From a different perspective, a leading manufacturer of a small electrical appliances, venting his frustrations over competition from Europe and Japan, told an elite audience of Washington insiders, "The dollar is killing us, and if something isn't done about it, we're going to see the end of American manufacturing companies, and wind up with nothing but service businesses."
Downgrade that statement for its hyperbole, and you have a fairly accurate reflection of the dismay of the business community over the massive trade deficit. The problem is that the solution most business executives seek -- punitive legislation to tax or keep out imports -- doesn't do anything to deal with the main problem, the overvalued dollar.
The Reagan administration should get credit -- and Hufbauer gives it to them -- for taking some important first steps to deal with the three problems he outlines -- the dollar, Third World debt and protectionism. With Treasury Secretary James A. Baker III leading the way, the Group of Five major powers met at the Plaza Hotel in New York on Sept. 22, and pledged to intervene in foreign exchange markets to bring the dollar down.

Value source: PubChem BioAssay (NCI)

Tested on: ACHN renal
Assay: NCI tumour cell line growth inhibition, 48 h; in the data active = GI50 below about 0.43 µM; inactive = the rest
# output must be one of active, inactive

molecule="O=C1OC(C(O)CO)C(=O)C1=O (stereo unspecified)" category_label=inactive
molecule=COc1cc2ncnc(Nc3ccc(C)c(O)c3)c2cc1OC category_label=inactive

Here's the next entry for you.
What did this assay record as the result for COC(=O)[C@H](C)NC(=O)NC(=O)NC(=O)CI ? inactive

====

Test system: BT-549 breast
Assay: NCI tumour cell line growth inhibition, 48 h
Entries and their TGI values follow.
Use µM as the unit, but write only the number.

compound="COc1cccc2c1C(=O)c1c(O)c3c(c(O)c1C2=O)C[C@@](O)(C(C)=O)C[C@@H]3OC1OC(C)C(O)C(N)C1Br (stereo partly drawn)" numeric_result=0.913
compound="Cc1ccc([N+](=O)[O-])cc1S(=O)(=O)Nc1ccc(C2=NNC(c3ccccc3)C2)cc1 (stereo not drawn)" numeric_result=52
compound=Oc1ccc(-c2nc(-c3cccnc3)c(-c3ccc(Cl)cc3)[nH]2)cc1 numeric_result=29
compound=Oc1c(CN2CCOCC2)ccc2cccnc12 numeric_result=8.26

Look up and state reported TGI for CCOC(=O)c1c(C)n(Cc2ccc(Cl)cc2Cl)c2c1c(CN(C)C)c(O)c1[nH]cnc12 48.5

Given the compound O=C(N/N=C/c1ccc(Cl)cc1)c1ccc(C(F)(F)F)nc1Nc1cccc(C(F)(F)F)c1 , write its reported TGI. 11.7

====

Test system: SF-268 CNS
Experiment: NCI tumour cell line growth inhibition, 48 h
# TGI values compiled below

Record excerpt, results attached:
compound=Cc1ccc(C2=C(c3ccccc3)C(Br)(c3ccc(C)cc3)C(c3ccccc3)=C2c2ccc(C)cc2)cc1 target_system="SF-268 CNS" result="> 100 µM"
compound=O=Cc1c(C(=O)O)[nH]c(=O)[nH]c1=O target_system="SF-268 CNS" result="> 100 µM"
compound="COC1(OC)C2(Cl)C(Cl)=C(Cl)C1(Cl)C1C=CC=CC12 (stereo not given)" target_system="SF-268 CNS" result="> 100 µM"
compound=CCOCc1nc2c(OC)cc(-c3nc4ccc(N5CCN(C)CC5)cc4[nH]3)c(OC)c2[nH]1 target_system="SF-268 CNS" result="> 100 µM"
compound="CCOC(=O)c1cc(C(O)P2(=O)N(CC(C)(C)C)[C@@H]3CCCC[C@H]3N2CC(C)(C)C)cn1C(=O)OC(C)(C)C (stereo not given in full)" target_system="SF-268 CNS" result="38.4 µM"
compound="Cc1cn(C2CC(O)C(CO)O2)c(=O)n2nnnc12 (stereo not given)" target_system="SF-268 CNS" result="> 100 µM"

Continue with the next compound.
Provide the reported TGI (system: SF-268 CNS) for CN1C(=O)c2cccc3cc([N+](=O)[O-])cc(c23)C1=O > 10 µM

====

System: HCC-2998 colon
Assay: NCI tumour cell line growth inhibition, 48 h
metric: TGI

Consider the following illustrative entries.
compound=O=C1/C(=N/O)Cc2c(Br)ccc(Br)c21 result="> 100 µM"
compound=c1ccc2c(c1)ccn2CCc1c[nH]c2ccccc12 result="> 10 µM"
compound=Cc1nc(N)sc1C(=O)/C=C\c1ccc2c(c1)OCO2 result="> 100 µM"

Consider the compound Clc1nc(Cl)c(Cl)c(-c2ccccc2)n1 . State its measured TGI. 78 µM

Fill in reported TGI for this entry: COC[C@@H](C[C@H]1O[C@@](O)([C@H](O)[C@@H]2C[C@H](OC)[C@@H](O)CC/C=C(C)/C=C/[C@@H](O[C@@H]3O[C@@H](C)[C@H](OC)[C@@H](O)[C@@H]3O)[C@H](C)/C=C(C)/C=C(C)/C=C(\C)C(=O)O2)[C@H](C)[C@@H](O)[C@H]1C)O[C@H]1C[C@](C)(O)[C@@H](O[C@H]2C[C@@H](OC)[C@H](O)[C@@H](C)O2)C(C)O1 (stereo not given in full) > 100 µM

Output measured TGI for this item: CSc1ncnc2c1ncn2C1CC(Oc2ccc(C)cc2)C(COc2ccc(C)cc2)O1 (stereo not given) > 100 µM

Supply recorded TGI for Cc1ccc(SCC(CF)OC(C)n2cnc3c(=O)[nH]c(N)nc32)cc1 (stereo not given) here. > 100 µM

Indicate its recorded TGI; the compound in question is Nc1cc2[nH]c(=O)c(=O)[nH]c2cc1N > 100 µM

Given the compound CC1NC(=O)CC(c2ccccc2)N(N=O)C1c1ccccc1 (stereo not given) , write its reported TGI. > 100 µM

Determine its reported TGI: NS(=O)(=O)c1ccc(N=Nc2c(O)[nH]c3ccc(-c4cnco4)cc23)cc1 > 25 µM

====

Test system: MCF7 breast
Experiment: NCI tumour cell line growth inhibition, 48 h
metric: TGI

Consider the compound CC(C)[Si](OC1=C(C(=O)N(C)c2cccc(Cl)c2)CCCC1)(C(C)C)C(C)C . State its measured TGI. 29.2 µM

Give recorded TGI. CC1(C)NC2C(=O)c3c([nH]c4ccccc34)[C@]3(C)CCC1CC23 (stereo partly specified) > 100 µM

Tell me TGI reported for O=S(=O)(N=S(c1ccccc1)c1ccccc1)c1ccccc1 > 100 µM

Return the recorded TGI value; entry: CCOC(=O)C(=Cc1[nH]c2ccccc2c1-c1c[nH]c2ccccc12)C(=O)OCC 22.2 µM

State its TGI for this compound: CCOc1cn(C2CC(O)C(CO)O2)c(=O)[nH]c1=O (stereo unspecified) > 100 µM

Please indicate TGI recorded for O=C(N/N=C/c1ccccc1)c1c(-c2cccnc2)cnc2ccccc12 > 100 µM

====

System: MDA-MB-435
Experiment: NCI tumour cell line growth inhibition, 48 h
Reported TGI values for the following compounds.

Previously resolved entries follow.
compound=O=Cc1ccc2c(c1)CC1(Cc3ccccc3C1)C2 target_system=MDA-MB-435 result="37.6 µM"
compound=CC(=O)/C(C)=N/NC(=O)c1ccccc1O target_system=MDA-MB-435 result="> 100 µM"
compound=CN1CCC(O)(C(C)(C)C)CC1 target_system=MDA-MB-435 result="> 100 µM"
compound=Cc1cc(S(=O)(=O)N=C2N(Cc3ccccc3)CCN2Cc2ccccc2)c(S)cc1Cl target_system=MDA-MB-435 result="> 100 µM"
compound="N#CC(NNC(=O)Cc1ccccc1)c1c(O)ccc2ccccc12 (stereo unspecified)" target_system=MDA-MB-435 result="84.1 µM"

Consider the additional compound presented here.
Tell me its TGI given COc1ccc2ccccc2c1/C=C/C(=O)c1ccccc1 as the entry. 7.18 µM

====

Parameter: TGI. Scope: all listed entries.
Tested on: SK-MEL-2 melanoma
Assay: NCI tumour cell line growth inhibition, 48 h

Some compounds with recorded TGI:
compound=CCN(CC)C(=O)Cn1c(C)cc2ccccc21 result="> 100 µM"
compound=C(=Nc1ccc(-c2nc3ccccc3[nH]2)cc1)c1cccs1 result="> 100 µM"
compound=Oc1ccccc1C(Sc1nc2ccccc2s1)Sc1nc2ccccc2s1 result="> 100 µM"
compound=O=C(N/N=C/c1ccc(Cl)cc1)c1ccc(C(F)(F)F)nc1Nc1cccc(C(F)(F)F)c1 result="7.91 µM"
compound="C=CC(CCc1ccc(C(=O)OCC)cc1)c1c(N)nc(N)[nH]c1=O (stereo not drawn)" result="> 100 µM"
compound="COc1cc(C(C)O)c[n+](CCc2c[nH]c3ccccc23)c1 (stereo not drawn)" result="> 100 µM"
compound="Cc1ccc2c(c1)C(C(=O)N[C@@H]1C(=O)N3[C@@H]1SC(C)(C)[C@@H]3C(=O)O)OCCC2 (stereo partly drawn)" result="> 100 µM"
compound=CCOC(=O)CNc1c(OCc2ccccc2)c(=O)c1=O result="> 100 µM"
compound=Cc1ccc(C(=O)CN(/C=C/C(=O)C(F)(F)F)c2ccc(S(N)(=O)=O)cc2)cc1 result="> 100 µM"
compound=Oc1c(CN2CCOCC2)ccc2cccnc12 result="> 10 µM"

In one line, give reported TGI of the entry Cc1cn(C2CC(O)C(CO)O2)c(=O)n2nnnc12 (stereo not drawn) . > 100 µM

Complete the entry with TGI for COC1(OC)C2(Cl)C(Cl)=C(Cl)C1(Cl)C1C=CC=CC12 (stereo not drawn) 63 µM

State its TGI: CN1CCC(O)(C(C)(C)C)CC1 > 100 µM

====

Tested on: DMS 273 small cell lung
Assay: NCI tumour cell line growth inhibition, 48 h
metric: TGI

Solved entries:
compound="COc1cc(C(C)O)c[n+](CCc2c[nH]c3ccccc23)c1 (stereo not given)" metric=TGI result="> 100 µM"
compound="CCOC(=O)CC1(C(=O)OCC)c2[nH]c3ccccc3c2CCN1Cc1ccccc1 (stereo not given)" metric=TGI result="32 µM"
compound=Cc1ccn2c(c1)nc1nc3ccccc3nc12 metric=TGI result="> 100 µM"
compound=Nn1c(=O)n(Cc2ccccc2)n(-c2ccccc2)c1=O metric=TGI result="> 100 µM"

A couple of weeks later in Seoul, Baker unveiled a plan to boost loans to Third World countries from multilateral development and commercial banks. Both steps were designed to help prick the bubble of support for trade protectionism. But does this mean anything, or as a responsible official of this administration whispered to me in the wake of the Seoul proposal, is it "Jim Baker's effort to buy time"? So far, banks have resisted Baker's efforts to get them to pour new money into the Third World. And the Reagan administration isn't ready yet to boost the lending power of the World Bank.